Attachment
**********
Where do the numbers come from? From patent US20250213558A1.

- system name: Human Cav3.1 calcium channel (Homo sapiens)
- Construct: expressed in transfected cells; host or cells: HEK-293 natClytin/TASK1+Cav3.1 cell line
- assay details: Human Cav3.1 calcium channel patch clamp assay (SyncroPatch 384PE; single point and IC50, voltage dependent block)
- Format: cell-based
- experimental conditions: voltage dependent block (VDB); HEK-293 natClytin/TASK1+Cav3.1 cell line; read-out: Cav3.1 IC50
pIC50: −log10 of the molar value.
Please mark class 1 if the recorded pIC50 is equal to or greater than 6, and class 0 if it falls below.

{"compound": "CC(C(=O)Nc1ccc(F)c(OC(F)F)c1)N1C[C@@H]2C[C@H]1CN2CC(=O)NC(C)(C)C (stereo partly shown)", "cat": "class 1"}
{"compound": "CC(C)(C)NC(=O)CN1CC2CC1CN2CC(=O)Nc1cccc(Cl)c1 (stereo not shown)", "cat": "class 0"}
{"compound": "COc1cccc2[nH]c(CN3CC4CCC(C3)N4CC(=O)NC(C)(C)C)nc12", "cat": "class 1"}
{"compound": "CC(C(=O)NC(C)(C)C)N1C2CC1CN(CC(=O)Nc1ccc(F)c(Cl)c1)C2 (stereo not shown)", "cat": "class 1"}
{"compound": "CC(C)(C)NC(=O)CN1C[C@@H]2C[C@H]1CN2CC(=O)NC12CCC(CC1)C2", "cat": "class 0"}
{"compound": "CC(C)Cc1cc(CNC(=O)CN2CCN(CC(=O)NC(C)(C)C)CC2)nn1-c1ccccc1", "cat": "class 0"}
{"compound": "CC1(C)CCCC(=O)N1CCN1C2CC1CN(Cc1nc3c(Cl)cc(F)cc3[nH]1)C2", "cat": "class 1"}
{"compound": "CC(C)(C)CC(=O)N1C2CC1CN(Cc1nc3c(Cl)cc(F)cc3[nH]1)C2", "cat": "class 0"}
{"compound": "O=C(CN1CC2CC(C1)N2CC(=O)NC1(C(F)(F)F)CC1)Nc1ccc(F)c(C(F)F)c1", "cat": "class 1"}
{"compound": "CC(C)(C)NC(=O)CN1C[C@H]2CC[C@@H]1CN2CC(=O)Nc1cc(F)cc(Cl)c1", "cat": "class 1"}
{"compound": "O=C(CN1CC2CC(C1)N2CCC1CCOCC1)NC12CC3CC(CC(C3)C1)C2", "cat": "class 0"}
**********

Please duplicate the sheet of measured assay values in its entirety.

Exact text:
Where do the numbers come from? From patent US20250213558A1.

- system name: Human Cav3.1 calcium channel (Homo sapiens)
- Construct: expressed in transfected cells; host or cells: HEK-293 natClytin/TASK1+Cav3.1 cell line
- assay details: Human Cav3.1 calcium channel patch clamp assay (SyncroPatch 384PE; single point and IC50, voltage dependent block)
- Format: cell-based
- experimental conditions: voltage dependent block (VDB); HEK-293 natClytin/TASK1+Cav3.1 cell line; read-out: Cav3.1 IC50
pIC50: −log10 of the molar value.
Please mark class 1 if the recorded pIC50 is equal to or greater than 6, and class 0 if it falls below.

{"compound": "CC(C(=O)Nc1ccc(F)c(OC(F)F)c1)N1C[C@@H]2C[C@H]1CN2CC(=O)NC(C)(C)C (stereo partly shown)", "cat": "class 1"}
{"compound": "CC(C)(C)NC(=O)CN1CC2CC1CN2CC(=O)Nc1cccc(Cl)c1 (stereo not shown)", "cat": "class 0"}
{"compound": "COc1cccc2[nH]c(CN3CC4CCC(C3)N4CC(=O)NC(C)(C)C)nc12", "cat": "class 1"}
{"compound": "CC(C(=O)NC(C)(C)C)N1C2CC1CN(CC(=O)Nc1ccc(F)c(Cl)c1)C2 (stereo not shown)", "cat": "class 1"}
{"compound": "CC(C)(C)NC(=O)CN1C[C@@H]2C[C@H]1CN2CC(=O)NC12CCC(CC1)C2", "cat": "class 0"}
{"compound": "CC(C)Cc1cc(CNC(=O)CN2CCN(CC(=O)NC(C)(C)C)CC2)nn1-c1ccccc1", "cat": "class 0"}
{"compound": "CC1(C)CCCC(=O)N1CCN1C2CC1CN(Cc1nc3c(Cl)cc(F)cc3[nH]1)C2", "cat": "class 1"}
{"compound": "CC(C)(C)CC(=O)N1C2CC1CN(Cc1nc3c(Cl)cc(F)cc3[nH]1)C2", "cat": "class 0"}
{"compound": "O=C(CN1CC2CC(C1)N2CC(=O)NC1(C(F)(F)F)CC1)Nc1ccc(F)c(C(F)F)c1", "cat": "class 1"}
{"compound": "CC(C)(C)NC(=O)CN1C[C@H]2CC[C@@H]1CN2CC(=O)Nc1cc(F)cc(Cl)c1", "cat": "class 1"}
{"compound": "O=C(CN1CC2CC(C1)N2CCC1CCOCC1)NC12CC3CC(CC(C3)C1)C2", "cat": "class 0"}